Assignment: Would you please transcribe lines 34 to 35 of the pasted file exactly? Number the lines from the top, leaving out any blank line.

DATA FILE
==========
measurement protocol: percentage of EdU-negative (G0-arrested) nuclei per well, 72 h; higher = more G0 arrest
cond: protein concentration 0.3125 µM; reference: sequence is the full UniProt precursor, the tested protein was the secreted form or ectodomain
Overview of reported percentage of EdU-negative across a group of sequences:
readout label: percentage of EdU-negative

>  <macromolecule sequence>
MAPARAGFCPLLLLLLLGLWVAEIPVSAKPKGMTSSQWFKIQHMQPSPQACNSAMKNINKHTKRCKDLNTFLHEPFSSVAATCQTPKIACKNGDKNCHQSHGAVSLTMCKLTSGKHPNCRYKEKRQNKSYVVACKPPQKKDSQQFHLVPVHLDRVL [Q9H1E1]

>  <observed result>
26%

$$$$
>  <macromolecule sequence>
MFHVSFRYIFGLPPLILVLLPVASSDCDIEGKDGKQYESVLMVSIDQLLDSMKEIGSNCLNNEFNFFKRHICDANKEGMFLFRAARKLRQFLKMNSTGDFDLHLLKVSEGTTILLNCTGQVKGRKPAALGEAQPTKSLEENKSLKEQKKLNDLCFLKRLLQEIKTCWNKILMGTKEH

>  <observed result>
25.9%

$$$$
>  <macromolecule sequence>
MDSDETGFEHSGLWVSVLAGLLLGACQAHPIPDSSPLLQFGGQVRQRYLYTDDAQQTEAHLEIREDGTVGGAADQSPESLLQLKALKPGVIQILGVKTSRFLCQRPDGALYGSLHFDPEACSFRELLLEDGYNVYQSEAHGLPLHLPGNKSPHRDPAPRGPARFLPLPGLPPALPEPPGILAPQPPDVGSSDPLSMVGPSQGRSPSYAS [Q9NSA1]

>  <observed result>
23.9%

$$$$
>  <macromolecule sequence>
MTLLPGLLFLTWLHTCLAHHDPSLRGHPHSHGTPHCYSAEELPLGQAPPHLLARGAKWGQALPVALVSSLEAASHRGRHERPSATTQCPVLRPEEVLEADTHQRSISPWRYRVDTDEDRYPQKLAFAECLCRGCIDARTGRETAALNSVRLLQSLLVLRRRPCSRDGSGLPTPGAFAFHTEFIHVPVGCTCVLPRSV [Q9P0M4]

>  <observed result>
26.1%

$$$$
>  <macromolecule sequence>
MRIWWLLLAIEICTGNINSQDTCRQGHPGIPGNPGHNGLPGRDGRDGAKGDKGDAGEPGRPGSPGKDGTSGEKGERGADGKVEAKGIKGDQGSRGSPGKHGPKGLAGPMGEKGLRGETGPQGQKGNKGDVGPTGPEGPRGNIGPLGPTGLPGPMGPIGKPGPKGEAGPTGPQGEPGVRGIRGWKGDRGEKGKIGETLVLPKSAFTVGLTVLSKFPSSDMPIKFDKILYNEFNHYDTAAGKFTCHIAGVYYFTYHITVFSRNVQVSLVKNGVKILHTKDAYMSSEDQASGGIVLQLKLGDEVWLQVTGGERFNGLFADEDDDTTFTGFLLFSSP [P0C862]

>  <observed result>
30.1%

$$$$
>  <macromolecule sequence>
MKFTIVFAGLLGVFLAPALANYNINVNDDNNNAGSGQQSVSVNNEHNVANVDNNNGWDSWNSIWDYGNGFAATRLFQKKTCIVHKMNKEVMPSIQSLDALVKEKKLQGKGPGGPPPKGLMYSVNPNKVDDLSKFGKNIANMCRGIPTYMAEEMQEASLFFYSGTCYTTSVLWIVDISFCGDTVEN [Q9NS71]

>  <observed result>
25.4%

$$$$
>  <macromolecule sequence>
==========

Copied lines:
$$$$
>  <macromolecule sequence>